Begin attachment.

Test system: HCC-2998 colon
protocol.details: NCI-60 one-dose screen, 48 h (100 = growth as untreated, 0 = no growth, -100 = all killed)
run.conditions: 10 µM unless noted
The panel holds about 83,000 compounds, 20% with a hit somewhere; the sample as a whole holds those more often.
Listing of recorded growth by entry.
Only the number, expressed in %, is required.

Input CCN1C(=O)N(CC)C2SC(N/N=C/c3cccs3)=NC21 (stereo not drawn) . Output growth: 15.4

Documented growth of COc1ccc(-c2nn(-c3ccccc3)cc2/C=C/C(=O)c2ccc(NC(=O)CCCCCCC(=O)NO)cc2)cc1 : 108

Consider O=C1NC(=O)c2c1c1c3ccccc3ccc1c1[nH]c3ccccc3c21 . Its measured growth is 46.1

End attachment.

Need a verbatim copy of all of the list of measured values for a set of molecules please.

Test system: HCC-2998 colon
protocol.details: NCI-60 one-dose screen, 48 h (100 = growth as untreated, 0 = no growth, -100 = all killed)
run.conditions: 10 µM unless noted
The panel holds about 83,000 compounds, 20% with a hit somewhere; the sample as a whole holds those more often.
Listing of recorded growth by entry.
Only the number, expressed in %, is required.

Input CCN1C(=O)N(CC)C2SC(N/N=C/c3cccs3)=NC21 (stereo not drawn) . Output growth: 15.4

Documented growth of COc1ccc(-c2nn(-c3ccccc3)cc2/C=C/C(=O)c2ccc(NC(=O)CCCCCCC(=O)NO)cc2)cc1 : 108

Consider O=C1NC(=O)c2c1c1c3ccccc3ccc1c1[nH]c3ccccc3c21 . Its measured growth is 46.1